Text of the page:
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The Good Book

Many dogged conservatives who dismiss the commons as insignificant should take a second look. It may be at the core of all their beliefs.

For many people, it seems only natural to locate the commons somewhere on the left side of the political spectrum. After all, it’s an idea that challenges right wing declarations that private property and the market are the only adequate method of organizing human endeavor.

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Yet many of the most dogged conservatives in the U.S. hold the commons at the heart of their political and social beliefs. They draw guidance, sustenance and even policy directives from a source that no one owns, and which everyone is free to use in their own way—the Bible.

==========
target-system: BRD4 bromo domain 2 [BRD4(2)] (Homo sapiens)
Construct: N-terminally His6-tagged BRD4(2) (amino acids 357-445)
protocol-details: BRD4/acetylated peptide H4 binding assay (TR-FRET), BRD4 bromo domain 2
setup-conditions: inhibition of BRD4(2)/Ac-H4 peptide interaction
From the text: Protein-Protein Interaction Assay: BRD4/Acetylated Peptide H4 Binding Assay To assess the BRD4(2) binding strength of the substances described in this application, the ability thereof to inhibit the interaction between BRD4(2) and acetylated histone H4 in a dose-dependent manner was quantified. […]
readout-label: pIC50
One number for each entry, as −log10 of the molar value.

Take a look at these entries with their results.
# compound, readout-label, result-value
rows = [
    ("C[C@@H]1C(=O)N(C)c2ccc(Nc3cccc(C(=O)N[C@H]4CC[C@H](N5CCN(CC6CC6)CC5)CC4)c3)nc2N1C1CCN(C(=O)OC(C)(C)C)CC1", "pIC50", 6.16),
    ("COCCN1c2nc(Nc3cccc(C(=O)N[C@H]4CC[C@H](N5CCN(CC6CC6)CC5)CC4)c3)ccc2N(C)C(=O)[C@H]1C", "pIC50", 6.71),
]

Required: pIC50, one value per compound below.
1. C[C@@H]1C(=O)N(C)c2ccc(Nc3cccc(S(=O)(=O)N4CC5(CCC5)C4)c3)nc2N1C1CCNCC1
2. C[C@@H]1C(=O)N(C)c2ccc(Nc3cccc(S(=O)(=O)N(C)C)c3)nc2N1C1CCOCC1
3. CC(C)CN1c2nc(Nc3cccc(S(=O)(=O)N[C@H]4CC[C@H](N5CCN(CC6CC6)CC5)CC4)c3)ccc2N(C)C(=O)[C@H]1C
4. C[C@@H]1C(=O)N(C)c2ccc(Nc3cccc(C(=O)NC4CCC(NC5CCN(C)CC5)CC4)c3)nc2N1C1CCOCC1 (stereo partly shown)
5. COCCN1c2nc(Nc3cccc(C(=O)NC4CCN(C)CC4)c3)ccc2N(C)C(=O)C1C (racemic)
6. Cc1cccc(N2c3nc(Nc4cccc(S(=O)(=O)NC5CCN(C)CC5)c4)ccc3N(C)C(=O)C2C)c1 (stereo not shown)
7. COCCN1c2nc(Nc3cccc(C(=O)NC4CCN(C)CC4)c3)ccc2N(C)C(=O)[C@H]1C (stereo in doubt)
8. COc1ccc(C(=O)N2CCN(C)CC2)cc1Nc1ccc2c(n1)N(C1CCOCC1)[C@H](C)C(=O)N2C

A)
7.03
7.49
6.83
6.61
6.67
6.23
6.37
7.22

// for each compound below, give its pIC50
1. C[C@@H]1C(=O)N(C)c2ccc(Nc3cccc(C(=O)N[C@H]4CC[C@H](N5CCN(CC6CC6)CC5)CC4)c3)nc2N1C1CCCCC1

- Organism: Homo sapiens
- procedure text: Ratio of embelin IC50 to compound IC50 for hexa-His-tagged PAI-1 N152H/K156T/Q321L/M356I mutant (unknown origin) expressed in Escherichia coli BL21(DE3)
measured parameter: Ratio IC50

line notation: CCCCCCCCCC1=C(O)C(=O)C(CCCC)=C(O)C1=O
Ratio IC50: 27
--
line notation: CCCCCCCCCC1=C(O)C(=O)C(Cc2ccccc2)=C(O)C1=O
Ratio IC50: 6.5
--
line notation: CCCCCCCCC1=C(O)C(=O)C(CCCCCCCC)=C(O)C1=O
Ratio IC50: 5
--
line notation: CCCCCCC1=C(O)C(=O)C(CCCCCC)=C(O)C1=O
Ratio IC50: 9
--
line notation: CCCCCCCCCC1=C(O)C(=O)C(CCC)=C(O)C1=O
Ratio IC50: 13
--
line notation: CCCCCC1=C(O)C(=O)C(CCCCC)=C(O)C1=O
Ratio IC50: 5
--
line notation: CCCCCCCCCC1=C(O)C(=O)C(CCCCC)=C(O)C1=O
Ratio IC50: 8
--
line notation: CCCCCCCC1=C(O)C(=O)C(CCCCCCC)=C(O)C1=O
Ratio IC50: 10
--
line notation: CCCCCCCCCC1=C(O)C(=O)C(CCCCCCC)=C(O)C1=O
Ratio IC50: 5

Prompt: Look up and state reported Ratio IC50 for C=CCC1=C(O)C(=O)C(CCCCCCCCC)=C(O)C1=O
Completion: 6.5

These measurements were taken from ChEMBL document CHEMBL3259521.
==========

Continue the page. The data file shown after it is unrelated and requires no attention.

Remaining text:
The Bible cannot be policed the way Walt Disney Studios controls Mickey Mouse. Sacred texts of all kinds (including the Koran, Talmud, Tao Te Ching) belong to everyone. Of course, there are many people from Billy Graham to Pope Benedict to Desmond Tutu willing to explain what the Bible means in terms of morality and revelation.

Rev. James Dobson, the fierce founder of Focus on the Family, can tell us the Bible condemns homosexuality and requires all who believe to fight against homosexuals. Meanwhile Gene Roberts, the Episcopal bishop of New Hampshire who is no less versed in the Bible, is gay himself and finds sustenance and meaning in the scripture for his personal life.

Since it is not locked up under copyright, no one can claim control over how it is produced, distributed or interpreted. Thomas Jefferson, for instance, edited his own personal version of the Bible, focusing on the philosophical rather than mystical passages.

This helps explain why a book, compiled almost 2000 years ago, exerts such power in our modern age. Recognizing the unquestionable influence of the Bible, Koran and other religious texts ought to remind us—especially conservatives who might dismiss the importance of things owned in common—about the value of the commons and the need to maintain it.